By John McDonnell
It was another aimless Saturday afternoon at the bar, and Murphy was washing shot glasses and serving beers to a motley collection of patrons who were watching a ballgame on the battered TV.
Larry was practicing time jumps, and kept disappearing and reappearing with souvenirs from different eras. So far he'd brought back a dinosaur tooth from the Cretaceous era, a whalebone corset from 16th century England, and a five course Thanksgiving dinner from the future that was the size of an aspirin. He was dressed like a Turkish pasha, complete with a scimitar in his belt.
The serenity was interrupted by a portly man who burst through the door wearing a blue silk suit, a black pompadour and rings on each of his fingers.
"Tell me, brothers, have you seen The Light?" he said, walking over to Larry and Murphy.
"Light?” Murphy said. “My customers don’t like much light in here.”
“Actually, light is an interesting phenomenon,” Larry said. “When you get to the quantum level--”
"I’m talking about The Light of Salvation," the man said, slapping the bar for emphasis. "My name's Pastor Tommy Bogus, and I'm here to offer you eternal bliss. Have you seen my TV show?"
"Yes I have," said Edna, who had just been dropped off by Dolores while she did her Saturday errands. "You're that nice man whose show comes on between my soap opera about handsome doctors and the other one about cheating wives. Or is it cheating doctors and handsome wives?"
"There will be no room for cheaters in the Kingdom," Pastor Tommy said.
"I often wonder about religion," Larry said. "Interesting sociological phenomenon. Does it describe reality, or is it just the brain's way of explaining what it doesn't understand?"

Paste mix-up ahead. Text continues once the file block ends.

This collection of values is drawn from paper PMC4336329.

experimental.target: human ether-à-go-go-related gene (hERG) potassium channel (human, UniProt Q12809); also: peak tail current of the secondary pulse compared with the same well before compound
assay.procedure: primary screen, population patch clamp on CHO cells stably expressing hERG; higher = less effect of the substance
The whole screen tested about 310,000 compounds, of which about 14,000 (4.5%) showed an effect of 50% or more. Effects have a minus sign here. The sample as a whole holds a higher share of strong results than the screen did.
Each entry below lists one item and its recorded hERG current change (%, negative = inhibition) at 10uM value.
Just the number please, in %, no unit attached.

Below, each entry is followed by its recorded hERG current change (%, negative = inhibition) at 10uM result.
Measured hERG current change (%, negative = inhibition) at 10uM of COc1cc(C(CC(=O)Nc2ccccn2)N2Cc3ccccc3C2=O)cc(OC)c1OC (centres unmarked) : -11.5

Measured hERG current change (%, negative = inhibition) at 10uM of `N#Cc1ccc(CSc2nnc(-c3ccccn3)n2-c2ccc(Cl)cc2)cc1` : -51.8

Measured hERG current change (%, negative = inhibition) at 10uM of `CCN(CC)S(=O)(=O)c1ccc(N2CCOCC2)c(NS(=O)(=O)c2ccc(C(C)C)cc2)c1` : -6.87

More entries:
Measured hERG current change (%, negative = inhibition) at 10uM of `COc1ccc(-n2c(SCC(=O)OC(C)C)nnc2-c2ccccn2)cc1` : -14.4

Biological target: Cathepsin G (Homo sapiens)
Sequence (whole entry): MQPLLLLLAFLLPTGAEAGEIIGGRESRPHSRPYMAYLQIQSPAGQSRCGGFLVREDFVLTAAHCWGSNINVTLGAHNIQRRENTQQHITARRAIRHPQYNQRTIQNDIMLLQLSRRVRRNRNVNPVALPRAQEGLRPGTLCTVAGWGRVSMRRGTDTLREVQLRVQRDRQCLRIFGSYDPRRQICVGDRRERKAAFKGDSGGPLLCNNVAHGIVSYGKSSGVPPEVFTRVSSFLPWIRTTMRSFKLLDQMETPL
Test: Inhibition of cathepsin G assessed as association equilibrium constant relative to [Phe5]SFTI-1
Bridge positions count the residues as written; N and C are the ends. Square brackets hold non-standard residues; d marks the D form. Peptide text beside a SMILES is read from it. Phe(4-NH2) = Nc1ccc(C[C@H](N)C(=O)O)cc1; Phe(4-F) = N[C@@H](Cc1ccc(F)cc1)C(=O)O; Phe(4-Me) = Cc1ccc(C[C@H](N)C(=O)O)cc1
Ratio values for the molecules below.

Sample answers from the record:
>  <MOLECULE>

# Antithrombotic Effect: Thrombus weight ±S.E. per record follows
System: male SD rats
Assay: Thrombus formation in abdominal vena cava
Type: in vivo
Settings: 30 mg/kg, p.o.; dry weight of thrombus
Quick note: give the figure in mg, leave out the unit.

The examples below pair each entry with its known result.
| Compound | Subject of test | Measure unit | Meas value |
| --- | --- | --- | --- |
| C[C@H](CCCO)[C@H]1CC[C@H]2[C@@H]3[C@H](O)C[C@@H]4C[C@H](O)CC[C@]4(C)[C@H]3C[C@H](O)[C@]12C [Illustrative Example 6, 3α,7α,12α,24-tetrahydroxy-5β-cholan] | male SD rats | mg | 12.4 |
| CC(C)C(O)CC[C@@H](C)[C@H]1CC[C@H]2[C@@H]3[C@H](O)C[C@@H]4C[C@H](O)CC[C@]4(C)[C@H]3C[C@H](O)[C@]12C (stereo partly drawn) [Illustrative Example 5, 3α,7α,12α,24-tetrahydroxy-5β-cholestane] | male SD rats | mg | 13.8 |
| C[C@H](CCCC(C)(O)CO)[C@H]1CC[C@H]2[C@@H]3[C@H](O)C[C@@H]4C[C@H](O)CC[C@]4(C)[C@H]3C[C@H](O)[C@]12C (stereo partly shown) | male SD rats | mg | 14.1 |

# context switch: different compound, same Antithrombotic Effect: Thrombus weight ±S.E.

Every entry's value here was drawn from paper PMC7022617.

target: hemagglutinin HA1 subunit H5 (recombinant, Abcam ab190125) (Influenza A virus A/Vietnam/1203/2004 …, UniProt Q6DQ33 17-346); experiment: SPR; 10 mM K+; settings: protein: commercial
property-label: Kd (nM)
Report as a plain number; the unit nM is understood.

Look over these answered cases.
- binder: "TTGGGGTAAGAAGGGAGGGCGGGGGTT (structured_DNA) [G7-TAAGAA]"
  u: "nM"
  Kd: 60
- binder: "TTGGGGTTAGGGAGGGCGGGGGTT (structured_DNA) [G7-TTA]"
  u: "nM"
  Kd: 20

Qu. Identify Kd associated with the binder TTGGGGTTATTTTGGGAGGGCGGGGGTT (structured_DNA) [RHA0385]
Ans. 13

"Why, it's as real as this solid wood bar," Pastor Tommy said, slapping the bar again.
"That’s actually vinyl," Murphy said.
"I think religion is such a comfort," Edna opined. "Why, I don't know how people can do without it."
"There are some civilizations in the universe that think it's nonsense," Larry said.
"There's nothing wrong with nonsense," Edna said. "The world needs more nonsense, if you ask me. It would improve our dispositions."
"As I was saying," Pastor Tommy said. "There's only one truth in the universe, and my religion has it."
"Truth," Larry said. "What is truth? When you ask someone to tell the truth, what are you saying?"
"You're saying he's screwed, if he’s married," Murphy said.
"Would any of you care to make a donation?" Pastor Tommy said, holding out a tin cup. "It takes a lot of money to keep that TV show going."
"Take a look at this place," Murphy said. "Does it look like I'm wallowing in money here?"
"I have a trust fund, and I'd be glad to dip into it for a donation," Edna said. "The only thing is, Father set it up so I don't get any of the money until I reach 65. I can’t imagine what he was thinking. You’d think I was the world’s worst spendthrift!” She readjusted her black taffeta cocktail gown and pillbox hat, looking at herself in the mirror behind the bar.
"How about you, son?" Pastor Tommy said to Larry.
The air shimmered and Larry disappeared. In a matter of seconds he reappeared with a small birdlike dinosaur, covered with feathers and sporting a mouthful of needle-sharp teeth. It was blinking as it stared around the room. It locked eyes with Pastor Tommy, flapped its wings, said “Auk!”, then cocked its head, waiting for a response.
"Good God, what is that?" Pastor Tommy said.
"A Bambiraptor,” Larry said. "From about 75 million years ago. Cute, but beware of those teeth. I thought you could sell it to a zoo and get some cash that way."
"Not if you paid me a million dollars," Pastor Tommy said. "Son, there’s only one word for that. . . ‘unnatural’!”
He bolted for the door, dropping his tin cup on the way. It clattered to the floor and rolled around, but Pastor Tommy paid no attention to it. He was headed for the light.
"Funny, he looks taller on TV," Edna said.